Detroit convention center to get upgrades for auto showTue, 04 Aug 2009 00:00:00 -0700
For now, the Motor City will retain its spot on the calendar of international auto shows, as plans to upgrade the aging convention center where it's held annually will move forward.
A $300 million deal to renovate and expand the nearly 50-year-old Cobo Center in Detroit is set to proceed after an Aug. 1 deadline to scuttle the plan passed without opposition from local officials.
Officially called the North American International Auto Show, the event is the only one in the United States with prestigious sanctioning from a Paris-based trade organization. The Detroit show is considered a global one, on a footing with exhibitions in Frankfurt, Geneva and Paris.
The Detroit show is where the three area automakers usually try to make their biggest splashes. This year, General Motors unveiled the Cadillac Converj concept in part to show off its eco credentials as it sought federal assistance. Over the years, Chrysler has used the show for memorable publicity stunts, including a cattle drive and the launch of a Jeep through a glass window.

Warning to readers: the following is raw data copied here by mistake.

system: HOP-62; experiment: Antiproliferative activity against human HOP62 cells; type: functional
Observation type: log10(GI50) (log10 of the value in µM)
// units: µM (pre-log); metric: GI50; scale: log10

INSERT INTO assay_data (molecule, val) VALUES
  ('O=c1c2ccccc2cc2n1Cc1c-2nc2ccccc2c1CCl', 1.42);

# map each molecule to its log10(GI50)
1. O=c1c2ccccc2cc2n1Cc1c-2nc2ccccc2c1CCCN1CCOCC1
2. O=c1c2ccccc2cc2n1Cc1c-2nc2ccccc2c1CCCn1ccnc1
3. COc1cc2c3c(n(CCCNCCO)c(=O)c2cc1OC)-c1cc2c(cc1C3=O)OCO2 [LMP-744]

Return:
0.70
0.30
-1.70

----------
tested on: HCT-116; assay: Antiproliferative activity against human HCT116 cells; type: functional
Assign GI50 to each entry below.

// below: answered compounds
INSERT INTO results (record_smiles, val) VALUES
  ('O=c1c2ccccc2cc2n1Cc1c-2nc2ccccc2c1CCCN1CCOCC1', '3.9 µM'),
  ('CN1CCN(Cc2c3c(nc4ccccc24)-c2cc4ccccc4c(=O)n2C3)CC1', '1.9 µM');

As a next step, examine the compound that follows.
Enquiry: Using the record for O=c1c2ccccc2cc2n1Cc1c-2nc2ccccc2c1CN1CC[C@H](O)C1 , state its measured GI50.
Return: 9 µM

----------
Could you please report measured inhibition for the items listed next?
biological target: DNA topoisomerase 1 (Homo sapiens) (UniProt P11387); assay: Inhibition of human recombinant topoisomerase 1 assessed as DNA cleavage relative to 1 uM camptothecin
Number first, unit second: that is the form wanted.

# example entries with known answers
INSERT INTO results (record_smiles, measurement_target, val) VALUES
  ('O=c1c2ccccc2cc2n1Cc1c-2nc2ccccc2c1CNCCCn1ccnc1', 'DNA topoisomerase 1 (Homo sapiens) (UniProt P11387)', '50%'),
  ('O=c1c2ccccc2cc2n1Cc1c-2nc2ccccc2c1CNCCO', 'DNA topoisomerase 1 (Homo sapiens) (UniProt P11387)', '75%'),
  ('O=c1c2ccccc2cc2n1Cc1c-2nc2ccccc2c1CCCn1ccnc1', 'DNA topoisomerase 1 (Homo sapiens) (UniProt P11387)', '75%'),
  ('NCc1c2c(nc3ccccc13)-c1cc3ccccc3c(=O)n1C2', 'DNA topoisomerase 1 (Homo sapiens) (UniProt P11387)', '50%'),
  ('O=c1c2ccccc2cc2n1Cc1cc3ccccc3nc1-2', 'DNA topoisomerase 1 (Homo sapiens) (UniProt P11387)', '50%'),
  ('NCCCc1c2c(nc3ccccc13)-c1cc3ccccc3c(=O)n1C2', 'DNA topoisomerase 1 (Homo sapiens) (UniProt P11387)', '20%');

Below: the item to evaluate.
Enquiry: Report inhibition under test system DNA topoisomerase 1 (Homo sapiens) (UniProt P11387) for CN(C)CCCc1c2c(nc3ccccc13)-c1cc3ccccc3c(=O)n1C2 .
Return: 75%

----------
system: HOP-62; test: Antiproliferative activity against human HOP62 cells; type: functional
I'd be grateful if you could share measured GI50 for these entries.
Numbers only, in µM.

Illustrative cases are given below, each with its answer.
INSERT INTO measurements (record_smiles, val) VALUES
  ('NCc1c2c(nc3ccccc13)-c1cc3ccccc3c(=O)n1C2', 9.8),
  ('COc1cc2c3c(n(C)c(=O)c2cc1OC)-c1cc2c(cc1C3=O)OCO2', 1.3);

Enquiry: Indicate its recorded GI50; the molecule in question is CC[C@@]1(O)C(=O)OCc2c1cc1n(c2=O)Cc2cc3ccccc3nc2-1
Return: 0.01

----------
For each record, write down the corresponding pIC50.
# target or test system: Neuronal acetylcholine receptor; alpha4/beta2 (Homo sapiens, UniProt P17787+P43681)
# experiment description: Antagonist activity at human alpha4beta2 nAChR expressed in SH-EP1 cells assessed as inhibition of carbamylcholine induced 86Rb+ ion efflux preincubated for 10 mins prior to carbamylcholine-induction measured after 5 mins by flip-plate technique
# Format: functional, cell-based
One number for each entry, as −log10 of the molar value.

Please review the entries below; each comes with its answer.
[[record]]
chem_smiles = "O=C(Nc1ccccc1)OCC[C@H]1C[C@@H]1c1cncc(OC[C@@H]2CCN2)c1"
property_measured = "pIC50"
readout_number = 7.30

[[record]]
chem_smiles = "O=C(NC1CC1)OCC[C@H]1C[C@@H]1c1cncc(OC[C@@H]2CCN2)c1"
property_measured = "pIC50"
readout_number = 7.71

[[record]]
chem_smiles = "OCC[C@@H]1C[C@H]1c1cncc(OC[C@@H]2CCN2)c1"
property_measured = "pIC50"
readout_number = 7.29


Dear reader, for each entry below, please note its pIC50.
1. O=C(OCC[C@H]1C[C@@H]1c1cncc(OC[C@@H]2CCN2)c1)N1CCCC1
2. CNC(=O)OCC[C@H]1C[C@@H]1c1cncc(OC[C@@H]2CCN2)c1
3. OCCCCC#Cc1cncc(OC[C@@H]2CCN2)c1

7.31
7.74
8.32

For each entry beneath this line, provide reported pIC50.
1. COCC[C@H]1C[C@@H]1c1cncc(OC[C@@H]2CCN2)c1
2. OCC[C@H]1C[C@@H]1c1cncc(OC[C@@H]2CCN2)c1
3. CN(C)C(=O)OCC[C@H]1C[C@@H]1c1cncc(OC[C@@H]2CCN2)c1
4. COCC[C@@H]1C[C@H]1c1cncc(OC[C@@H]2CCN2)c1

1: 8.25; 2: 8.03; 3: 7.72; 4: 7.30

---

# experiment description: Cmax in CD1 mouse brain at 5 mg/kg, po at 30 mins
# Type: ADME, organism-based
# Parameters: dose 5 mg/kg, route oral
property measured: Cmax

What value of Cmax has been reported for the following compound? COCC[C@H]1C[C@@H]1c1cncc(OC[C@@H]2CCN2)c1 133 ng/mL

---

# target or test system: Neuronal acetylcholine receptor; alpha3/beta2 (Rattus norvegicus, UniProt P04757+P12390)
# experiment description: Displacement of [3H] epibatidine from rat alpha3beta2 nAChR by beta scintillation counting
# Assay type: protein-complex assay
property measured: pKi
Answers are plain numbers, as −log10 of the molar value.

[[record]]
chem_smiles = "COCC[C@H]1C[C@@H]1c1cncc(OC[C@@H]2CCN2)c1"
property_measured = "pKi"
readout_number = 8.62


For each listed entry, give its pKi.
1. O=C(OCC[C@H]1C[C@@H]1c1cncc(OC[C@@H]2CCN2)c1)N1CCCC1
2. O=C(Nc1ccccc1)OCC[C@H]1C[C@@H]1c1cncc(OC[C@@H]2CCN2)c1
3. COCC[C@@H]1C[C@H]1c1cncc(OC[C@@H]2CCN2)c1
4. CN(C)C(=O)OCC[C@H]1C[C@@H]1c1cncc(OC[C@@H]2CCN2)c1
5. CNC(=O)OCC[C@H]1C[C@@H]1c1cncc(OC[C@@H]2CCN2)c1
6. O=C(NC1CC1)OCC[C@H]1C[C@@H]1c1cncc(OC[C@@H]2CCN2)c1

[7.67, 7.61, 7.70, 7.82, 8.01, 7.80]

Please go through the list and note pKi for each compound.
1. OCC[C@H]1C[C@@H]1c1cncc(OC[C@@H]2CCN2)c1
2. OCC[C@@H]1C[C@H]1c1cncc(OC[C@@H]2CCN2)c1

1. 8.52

Import automakers also have long looked at the show as an opportunity to get their products in front of opinion-shapers, and even this year, amid flagging economic conditions, more than 5,500 journalists from around the world made it to Detroit. Toyota used the event to reveal the production version of the 2010 Prius, Audi showed the Sportback concept (AutoWeek's Best in Show) and Mercedes showed off the SLR Stirling Moss--which won't even be sold in the United States.
The show was first held in 1907 and has had international status since 1989.
The renovation plans are a compromise after local officials battled over expansion and ownership of the site. The show faced the prospect of being relocated to an outlying suburb or being eclipsed in status by rival shows in New York, Los Angeles or Chicago.
By Greg Migliore